He argued the state’s historical examples justifying its attempt to make publicly-accessible private property, such as storefronts, made the same categorical error. Judge Kobayashi agreed.
“Prohibiting militia members from being sold certain types of alcohol is not closely analogous to restricting all individuals who are licensed to publicly carry a firearm from entering a bar or restaurant serving alcohol,” she wrote.
He said the Founding Era laws cited by Hawaii that banned gun carry on private property only applied to hunting on property where the public wasn’t generally allowed access. Judge Kobayashi again agreed.
“In other words, and contrary to the State’s assertion, the Second Amendment does grant a presumptive right to carry on some private property, insofar as the private property is held open to the public,” she wrote. “That presumption can change, for instance, if an owner of the private property rescinds a general license or invitation to enter the property: such as limiting entrance to members or prohibiting certain attire. There is no conflict between the two rights – the right to bear arms and the right to exclude others from one’s property – both of which preexisted the ratification of the Bill of Rights.”
Judge Kobayashi found the same category error in the state’s attempt to defend its ban on carrying in banks by citing carry bans at large gatherings.
“It appears, then, that the State contends banks and financial institutions are relevantly similar to large gathering places like fairs, markets, or Time Square,” she wrote. “This Court finds that the State fails to establish such an analogue.”
Her examination of the state’s park gun ban was a closer call. The state cited a recent ruling in Maryland Shall Issue, Inc. v. Montgomery County upholding a similar prohibition. District Judge Theodore D. Chuang, an Obama appointee, relied on a collection of carry restrictions that dated well into the 20th Century in his ruling, but Judge Kobayashi rejected most of them as falling outside the relevant period dictated by the Supreme Court.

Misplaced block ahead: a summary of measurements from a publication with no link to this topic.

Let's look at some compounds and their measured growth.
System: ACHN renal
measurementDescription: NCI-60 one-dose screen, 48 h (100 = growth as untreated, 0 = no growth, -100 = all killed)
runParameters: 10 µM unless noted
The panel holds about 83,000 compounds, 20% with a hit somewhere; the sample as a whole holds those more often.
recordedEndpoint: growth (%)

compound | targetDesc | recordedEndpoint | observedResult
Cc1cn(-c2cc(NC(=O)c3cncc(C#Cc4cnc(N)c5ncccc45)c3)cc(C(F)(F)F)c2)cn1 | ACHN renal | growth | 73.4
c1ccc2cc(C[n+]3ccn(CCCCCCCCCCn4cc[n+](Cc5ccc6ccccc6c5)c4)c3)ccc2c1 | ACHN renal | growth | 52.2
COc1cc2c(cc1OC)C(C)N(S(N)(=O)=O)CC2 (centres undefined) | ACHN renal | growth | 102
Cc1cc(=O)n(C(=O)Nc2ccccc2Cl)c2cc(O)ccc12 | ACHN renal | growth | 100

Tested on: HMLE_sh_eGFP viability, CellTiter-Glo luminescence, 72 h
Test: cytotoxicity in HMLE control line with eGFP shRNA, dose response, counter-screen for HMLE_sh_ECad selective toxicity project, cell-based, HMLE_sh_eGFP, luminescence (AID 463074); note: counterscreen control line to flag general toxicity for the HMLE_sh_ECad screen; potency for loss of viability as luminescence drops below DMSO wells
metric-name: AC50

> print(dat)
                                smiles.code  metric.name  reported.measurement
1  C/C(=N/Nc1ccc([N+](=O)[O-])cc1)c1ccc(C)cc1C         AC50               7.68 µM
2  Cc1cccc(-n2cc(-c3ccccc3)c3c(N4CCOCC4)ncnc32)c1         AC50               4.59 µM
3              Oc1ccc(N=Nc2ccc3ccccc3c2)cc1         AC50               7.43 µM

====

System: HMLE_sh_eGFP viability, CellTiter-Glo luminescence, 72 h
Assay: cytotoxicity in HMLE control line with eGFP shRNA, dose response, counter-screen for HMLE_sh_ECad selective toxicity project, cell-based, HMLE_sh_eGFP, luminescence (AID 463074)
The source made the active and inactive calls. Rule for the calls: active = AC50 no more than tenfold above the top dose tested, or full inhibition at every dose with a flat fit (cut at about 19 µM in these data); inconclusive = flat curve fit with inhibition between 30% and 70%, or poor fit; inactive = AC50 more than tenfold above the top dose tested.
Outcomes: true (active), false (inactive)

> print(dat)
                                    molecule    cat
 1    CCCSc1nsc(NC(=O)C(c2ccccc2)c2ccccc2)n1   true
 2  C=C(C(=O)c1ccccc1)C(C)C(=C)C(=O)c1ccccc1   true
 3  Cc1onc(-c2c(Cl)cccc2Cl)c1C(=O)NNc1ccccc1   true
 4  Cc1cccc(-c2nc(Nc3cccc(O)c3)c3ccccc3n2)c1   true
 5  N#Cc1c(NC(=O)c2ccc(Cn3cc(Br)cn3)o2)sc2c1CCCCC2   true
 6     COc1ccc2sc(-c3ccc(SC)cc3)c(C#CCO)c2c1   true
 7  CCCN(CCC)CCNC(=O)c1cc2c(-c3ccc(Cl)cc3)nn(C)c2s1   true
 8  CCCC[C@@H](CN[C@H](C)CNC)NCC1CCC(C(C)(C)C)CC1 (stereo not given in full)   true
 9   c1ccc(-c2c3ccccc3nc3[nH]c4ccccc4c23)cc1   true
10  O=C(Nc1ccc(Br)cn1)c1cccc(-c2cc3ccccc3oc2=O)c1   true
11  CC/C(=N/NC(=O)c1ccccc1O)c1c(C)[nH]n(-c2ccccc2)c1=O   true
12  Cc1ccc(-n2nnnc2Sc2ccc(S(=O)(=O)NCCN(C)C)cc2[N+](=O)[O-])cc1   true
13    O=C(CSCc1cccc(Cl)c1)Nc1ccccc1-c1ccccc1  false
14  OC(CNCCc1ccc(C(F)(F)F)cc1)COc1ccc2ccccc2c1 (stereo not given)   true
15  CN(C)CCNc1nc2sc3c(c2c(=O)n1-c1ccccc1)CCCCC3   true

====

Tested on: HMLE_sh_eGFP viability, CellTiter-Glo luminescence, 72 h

“[O]ut of the seventeen laws the district court reviewed, only one local ordinance was enacted before the Fourteenth Amendment’s ratification and only one state law was enacted ‘during’ the time of the Fourteenth Amendment’s ratification,” she wrote. “This Court is not convinced that evidence of one local ordinance and one state law is sufficient to find that there was a national historical tradition of prohibiting the carrying of firearms in parks at the time of the Fourteenth Amendment’s ratification.”
Judge Kobayashi decided the park ban couldn’t survive Second Amendment scrutiny, and neither could the beach ban.
“Because the State argues beaches are analogous to parks to support its restriction on beaches, the State also fails to meet its burden showing that there is a national historical tradition prohibiting carrying firearms on beaches,” she wrote.
While Judge Kobayashi strictly applied the Bruen test, she did critique part of it. Specifically, she questioned the Supreme Court’s holding that laws or ordinances from cities and territories carry less weight than those from states. She said the Court’s method of counting the populations subject to historical gun restrictions in order to balance how influential they were creates added complications for judges trying to follow their lead.
“This is confounding,” she wrote. “On one hand, Bruen emphasizes the need to sift through historical evidence to assess the tradition of firearm regulations. On the other, Bruen seems to dismiss any law enacted unless it was done in a state where a significant percentage of the people – insofar as they counted as living in the United States – resided at the time that the Fourteenth Amendment was enacted.”
Hawaii has appealed several previous rulings against its gun laws but hasn’t announced what it plans to do with Wolford v. Lopez.
Beck said he and his clients are prepared to continue fighting the carry bans, but they are hopeful that might not be necessary if the state decides against pursuing appeals.
“I’m hoping they see the light of day and understand that they can’t engage in what is almost a complete ban on carrying,” Beck told The Reload. “One of my clients was able to produce a map that demonstrates roughly 96.4 percent of Maui County is a no-carry area. That’s just not reasonable.”
The office of Hawaii Attorney General Anne E. Lopez (D.) did not immediately respond to a request for comment.